Topic 2 Flashcards Preview

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Flashcards in Topic 2 Deck (23):
1

What types of administration avoid first pass metabolism

injections; transdermal; sublingual

2

Disadvantages of injections

require training to administer

3

Skin is usually an effective what

Skin is usually an effective barrier

4

What properties must the transdermal administrated drug have

small, fat soluble

5

What properties must the sublingual administrated drug have

small, fat soluble

6

The choice of a particular route is determined to a large extent by

the way the body handles the drug

7

Advantages of delivering drug directly to site of action (3)

minimises non-specific effects; good control of dosage; not suitable for all regions (e.g. heart)

8

Most drugs are delivered how

indirectly via the bloodstream

9

What is insulin used for

diabetes

10

What is salbutamol used for

asthma

11

What is aspirin used for

pain, fever and inflammation

12

What is glyceryl trinitrate used for

angina

13

What is the role of insulin

a protein (large peptide hormone) that controls the amount of sugar in the blood and that is normally produced by the pancreas.

14

Description of diabetes

in some individuals, the cells that make insulin are destroyed, causing the disease diabetes mellitus.

15

How is diabetes treated

individuals are treated with insulin injections, usually prior to meals (therefore individuals require at least one, if not more injections per day).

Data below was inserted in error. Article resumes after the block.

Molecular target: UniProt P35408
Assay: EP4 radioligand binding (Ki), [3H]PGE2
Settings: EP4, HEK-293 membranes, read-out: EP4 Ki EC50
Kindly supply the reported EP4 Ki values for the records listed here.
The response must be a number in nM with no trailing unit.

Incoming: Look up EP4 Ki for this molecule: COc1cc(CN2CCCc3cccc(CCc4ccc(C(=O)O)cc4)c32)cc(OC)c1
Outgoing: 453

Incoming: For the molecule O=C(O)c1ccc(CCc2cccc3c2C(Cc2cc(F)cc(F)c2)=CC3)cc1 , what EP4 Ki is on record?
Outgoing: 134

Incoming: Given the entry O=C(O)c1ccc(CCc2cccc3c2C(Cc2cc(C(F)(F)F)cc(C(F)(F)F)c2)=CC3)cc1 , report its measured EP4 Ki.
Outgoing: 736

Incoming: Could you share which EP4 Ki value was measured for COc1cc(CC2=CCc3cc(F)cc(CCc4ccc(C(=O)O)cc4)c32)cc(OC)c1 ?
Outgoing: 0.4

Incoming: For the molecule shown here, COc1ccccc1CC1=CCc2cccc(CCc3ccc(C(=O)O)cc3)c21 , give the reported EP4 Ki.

16

Why are injections used to treat diabetes rather than tables/syrup

or enzymes in the digestive tract, insulin is just another protein, so it would be digested just like any other protein in food and never reach its site of action in the body.

17

Insulin can be modified to be

fast or slow acting

18

What is the role of salbutamol

dilates the respiratory passages and is used to treat asthma.

19

What does salbutamol act on

beta andrenoreceptors in the airways to dilate them (these receptors also found in blood vessels where they reduce blood pressure)

20

How can salbutamol be taken

orally or through inhalation

21

What happens to salbutamol when taken orally

salbutamol is not metabolised to an appreciable extent in the digestive tract or liver, so when taken orally most of it is absorbed into the general circulation.

22

What method do most asthmatics use to intake salbutamol

most asthmatics would inhale salbutamol from a puffer rather than swallowing it as a tablet

23

Why do most asthmatics inhale salbutamol rather than take it orally

while salbutamol is effective when taken orally, inhalation delivers it directly to its site of action in the lungs. This means that it is effective at a lower dose than if taken orally (where the dose is increased to account for some loss that occurs along the way); also, it produces its effects more rapidly (within minutes); reduces side effects